Nutrition in the New Year

The New Year is a time for fresh starts. We humans are the first to create health and nutrition plans for ourselves, but what about our pets? Our animals can join in on the fresh new start too. If you’re interested in getting your pet back on the right track, here’s a quick quiz that will help you get started.

1.  Do you know your pet’s body condition score?                                    
a.  Yes                                    
b.  No                                    
c.  What’s a body condition score?

If you answered b or c, it’s time to visit your veterinarian to have an honest discussion about whether your pet is at a healthy weight. A body condition score (BCS) is an estimate of how much fat you can see or feel along your pet’s sides, back and abdomen. Our New Year’s resolution should be to help keep our cats and dogs at a healthy score throughout their lives. Your veterinarian can show you how to determine the current BCS and offer advice and treatment if your pet is too thin or too heavy.
2.  What kind of treats and snacks do you give your pet?                                    
a.  I give bits and pieces of whatever I am eating at the time.                                    
b.  I buy commercial treats such as biscuits, chews, morsels or rawhide.
c.  I only use treats recommended by my veterinarian or made by the same company as my pet food.

Americans are well known for giving snacks and extra food to our pets. In most other parts of the world people don’t often give treats, except for specific purposes such as training. While cats and dogs don’t need treats, they can be an occasional supplement to a complete and balanced, high-quality pet food diet. Resolve to check with your veterinarian to make sure treats are OK, and limit the total amount to 10% or less of your animal companion’s diet.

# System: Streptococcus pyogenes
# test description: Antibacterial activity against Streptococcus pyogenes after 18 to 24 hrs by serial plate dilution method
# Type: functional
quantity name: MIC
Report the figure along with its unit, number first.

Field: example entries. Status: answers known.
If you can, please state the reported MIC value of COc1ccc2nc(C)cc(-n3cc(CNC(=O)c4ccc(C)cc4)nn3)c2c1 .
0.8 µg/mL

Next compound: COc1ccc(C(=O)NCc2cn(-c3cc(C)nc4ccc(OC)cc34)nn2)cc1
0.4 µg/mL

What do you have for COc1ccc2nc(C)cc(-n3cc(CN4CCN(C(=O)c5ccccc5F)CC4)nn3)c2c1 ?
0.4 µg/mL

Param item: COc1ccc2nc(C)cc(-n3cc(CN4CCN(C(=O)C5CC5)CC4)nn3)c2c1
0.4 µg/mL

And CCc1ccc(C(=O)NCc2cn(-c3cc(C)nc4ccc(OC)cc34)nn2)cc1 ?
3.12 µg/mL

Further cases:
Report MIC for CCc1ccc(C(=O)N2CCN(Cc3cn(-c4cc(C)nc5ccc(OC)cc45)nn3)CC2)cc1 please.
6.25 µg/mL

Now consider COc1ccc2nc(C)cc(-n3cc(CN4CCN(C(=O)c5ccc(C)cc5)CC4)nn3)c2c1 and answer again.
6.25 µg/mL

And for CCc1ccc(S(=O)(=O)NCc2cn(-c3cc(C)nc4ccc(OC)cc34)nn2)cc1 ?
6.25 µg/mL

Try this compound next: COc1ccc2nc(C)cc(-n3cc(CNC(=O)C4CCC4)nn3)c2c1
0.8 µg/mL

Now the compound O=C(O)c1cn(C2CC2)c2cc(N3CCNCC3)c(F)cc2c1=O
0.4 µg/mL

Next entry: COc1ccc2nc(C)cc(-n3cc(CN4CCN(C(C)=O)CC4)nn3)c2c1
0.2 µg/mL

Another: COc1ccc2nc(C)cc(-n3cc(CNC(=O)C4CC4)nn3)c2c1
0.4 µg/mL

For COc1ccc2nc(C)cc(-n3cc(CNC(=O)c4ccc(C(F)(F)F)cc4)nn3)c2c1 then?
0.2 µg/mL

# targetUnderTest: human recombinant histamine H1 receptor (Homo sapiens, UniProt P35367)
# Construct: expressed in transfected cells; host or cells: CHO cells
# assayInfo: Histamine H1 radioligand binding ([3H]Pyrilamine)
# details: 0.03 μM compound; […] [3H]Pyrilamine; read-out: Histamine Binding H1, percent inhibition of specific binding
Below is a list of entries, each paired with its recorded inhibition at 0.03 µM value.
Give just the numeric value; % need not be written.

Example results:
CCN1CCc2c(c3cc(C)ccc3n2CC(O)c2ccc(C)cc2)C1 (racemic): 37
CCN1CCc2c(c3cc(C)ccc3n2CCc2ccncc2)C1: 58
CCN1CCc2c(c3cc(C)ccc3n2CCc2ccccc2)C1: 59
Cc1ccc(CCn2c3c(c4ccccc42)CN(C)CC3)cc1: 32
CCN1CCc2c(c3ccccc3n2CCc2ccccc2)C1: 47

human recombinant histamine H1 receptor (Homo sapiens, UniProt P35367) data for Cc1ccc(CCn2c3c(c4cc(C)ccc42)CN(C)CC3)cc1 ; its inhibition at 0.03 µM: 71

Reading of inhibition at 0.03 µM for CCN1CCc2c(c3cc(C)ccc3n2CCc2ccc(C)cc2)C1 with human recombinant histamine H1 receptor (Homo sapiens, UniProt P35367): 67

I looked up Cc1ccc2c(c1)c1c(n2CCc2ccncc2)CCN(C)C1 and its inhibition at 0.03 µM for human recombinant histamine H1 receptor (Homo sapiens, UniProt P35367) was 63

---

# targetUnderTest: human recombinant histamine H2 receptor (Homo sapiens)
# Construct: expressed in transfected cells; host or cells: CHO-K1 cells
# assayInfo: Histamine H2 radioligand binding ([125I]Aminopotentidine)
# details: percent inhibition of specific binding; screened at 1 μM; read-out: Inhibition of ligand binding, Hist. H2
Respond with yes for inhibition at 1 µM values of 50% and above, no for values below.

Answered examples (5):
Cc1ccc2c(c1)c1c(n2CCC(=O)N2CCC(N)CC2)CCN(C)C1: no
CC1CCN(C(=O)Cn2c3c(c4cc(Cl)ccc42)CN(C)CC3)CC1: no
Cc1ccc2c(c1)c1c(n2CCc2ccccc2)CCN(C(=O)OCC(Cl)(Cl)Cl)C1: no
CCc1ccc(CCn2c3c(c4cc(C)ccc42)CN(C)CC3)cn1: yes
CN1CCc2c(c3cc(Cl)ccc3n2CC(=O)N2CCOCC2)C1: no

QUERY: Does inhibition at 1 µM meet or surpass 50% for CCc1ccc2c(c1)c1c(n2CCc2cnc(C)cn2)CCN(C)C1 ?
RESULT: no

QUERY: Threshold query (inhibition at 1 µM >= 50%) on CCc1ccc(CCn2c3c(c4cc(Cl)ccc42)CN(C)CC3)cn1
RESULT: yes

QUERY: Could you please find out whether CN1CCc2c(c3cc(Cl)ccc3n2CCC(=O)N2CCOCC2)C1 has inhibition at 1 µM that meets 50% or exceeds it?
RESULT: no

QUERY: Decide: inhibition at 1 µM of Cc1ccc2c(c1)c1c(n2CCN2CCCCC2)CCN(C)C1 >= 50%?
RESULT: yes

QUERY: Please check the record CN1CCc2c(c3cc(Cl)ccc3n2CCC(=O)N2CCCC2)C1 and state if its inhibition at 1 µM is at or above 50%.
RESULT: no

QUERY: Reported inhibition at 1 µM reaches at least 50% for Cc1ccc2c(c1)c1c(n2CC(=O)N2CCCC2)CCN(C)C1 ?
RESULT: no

3.  What do you look for when selecting brands and types of pet food?    
a.  I compare prices or use coupons and look for a good value.                  
b.  I research pet foods on the Internet and look for reviews and ratings.                  
c.  I ask my veterinarian for advice and recommendations.                  
d.  I get information from breeders, pet stores, advertisements, etc.

Just like we trust doctors for their human health expertise, we should trust vets for their animal health expertise. Stick with the experts that have had a formal education and veterinary clinical experience with cats and dogs. Advice from the internet can be convincing, but it’s often misinformed and unproven. Resolve this year to work closely with your vet to better understand pet nutrition and find a pet food with a complete and balanced nutritional profile.

Whenever you would like information about nutrition in general or have questions about your own pet, start by calling your veterinary clinic and then calling or emailing the company that manufactures and supports the diet you are feeding. Then if you still have questions, or want to do more research, resources like the WSAVA nutrition toolkit can be incredibly helpful. Lastly, you can always seek out a nutritional consultation from a specialist. There are veterinarians who have had advanced training and received board certification in animal nutrition and would be happy to help. You can find more information at the American College of Veterinary Nutrition.

From your friends at Royal Canin—have a happy and healthy New Year!

Our resolution is to make the world a better place for pets. Click here to learn more about how we do that with our specialized pet food formulas.